In Postsocial History: An Introduction, historian Miguel A. Cabrera points to the crisis of modernity as a locus for the collapse of social historical models. Previously established theories of social change and social relations are proving insufficient, calling for the emergence of a new social historical theory. Cabrera finds the answer in language, which, more than being a mere communicative tool, he believes to be capable of playing an active role in the forces of social change. Postsocial History is a lucid and unprecedented account of the need for a new, modern theoretical model. By arguing convincingly for the inclusion of language in that model, Cabrera awakens a revolutionary new approach to historiography. This book will prove indispensable to historians, and to social scientists in general, who are dissatisfied with the old paradigms and seek new ways of addressing the challenges of social research.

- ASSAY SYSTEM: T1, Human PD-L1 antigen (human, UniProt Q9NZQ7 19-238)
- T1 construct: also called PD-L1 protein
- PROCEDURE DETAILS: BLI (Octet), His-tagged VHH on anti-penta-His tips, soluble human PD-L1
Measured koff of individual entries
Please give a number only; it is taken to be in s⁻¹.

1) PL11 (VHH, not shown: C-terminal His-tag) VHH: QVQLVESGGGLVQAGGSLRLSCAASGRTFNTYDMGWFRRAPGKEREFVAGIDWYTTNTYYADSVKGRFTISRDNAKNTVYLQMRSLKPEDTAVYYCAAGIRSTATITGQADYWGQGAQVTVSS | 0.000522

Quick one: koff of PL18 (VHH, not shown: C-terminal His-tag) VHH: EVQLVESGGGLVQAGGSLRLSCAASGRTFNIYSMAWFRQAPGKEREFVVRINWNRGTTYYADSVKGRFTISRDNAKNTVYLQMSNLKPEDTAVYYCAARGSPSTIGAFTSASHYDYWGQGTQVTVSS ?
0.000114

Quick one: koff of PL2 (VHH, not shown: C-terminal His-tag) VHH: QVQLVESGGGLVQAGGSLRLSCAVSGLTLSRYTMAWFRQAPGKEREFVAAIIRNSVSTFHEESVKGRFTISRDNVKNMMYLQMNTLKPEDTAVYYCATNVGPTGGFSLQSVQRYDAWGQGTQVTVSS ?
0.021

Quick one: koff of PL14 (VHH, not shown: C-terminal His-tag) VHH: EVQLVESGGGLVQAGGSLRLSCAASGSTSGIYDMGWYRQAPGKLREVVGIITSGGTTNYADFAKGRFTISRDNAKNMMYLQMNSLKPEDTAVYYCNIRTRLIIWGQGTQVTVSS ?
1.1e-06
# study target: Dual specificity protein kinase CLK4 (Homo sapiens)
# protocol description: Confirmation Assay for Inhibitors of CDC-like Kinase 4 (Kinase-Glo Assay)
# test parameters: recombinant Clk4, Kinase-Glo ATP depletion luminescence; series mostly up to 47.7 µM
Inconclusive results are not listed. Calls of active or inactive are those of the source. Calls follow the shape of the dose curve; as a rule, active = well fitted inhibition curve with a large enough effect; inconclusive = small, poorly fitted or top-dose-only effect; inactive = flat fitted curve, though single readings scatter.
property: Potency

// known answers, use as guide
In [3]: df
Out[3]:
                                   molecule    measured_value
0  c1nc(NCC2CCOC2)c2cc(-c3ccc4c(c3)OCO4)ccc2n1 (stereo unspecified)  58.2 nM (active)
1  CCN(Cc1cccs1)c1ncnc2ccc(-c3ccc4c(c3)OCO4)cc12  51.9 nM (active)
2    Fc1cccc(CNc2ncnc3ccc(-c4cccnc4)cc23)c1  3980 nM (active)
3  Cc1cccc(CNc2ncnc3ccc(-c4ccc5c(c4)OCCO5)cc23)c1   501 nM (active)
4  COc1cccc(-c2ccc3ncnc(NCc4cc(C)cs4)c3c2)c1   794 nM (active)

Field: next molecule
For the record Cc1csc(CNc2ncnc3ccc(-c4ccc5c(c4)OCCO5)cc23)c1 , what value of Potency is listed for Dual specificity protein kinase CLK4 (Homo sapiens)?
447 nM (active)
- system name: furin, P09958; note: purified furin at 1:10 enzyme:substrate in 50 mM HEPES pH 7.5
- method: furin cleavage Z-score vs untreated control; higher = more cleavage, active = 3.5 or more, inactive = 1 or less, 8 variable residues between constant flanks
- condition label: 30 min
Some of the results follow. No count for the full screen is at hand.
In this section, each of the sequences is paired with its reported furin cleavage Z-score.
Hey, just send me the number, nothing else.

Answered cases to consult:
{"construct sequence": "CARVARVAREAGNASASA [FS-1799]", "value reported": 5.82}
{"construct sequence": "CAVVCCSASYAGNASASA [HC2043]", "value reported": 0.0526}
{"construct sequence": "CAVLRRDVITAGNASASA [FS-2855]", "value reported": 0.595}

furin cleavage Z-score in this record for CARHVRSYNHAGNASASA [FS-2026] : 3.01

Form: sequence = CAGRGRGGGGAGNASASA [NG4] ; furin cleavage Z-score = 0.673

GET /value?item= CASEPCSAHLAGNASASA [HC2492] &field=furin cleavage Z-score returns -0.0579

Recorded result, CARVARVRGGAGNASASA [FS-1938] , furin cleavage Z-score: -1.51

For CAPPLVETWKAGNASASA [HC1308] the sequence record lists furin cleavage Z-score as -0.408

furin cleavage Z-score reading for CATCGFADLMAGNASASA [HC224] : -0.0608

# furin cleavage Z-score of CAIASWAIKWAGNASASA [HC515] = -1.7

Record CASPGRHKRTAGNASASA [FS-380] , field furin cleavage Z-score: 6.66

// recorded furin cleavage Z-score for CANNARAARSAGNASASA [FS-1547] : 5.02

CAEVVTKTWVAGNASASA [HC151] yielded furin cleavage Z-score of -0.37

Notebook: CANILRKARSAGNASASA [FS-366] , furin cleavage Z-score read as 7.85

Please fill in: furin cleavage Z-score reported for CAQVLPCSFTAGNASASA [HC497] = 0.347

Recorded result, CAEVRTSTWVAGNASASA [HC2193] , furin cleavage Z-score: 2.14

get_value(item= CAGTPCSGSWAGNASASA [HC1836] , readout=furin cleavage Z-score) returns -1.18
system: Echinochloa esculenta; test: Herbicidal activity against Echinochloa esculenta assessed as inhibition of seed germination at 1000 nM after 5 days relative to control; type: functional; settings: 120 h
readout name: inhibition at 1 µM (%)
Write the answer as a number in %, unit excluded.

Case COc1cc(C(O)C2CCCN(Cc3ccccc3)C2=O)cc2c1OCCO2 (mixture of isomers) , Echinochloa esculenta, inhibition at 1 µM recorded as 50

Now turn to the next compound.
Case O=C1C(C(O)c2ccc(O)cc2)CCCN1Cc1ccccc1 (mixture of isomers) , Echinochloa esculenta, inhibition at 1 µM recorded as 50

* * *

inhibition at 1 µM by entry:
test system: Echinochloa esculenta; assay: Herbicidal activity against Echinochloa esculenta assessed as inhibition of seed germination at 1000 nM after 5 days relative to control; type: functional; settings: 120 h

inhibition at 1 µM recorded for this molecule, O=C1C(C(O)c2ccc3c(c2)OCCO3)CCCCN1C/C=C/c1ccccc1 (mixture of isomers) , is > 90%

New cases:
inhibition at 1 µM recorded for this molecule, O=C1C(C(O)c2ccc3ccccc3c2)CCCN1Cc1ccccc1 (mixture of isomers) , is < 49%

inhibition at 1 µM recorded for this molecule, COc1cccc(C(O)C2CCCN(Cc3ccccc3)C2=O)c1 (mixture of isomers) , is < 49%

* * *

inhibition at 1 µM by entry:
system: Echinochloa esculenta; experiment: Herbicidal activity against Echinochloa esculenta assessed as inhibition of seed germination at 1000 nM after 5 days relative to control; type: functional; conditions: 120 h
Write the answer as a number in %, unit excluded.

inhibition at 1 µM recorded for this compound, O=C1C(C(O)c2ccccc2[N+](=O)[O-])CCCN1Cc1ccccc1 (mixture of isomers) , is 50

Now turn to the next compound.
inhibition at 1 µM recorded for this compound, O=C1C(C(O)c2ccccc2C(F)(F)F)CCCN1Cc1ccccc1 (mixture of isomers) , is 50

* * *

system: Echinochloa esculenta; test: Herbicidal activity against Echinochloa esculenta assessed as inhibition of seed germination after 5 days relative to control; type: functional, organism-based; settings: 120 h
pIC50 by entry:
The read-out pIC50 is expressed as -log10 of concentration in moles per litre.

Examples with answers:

Few works as carefully review, with the same degree of nuance and understanding, the postulates, implications, and historiographical entailments of the linguistic turn for historical writing.--Gabrielle M. Spiegel, Johns Hopkins University